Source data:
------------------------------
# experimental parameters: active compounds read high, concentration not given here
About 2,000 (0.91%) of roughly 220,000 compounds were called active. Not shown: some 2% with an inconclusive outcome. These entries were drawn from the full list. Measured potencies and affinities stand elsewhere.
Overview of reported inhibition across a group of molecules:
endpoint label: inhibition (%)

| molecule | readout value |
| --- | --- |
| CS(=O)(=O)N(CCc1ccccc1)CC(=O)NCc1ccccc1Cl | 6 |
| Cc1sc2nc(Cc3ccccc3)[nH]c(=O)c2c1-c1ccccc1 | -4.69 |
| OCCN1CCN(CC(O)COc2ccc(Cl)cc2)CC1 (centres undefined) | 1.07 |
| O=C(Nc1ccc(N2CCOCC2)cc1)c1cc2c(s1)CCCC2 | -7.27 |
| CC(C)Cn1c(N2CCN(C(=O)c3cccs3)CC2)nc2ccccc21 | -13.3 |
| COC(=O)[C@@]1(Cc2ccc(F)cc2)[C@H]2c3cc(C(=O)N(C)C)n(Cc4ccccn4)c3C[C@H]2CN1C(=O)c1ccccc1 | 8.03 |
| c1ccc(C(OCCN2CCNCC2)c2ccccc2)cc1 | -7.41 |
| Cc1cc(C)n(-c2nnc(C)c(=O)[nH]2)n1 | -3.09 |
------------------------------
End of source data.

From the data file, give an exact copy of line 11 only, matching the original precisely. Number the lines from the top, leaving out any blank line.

| CC(C)Cn1c(N2CCN(C(=O)c3cccs3)CC2)nc2ccccc21 | -13.3 |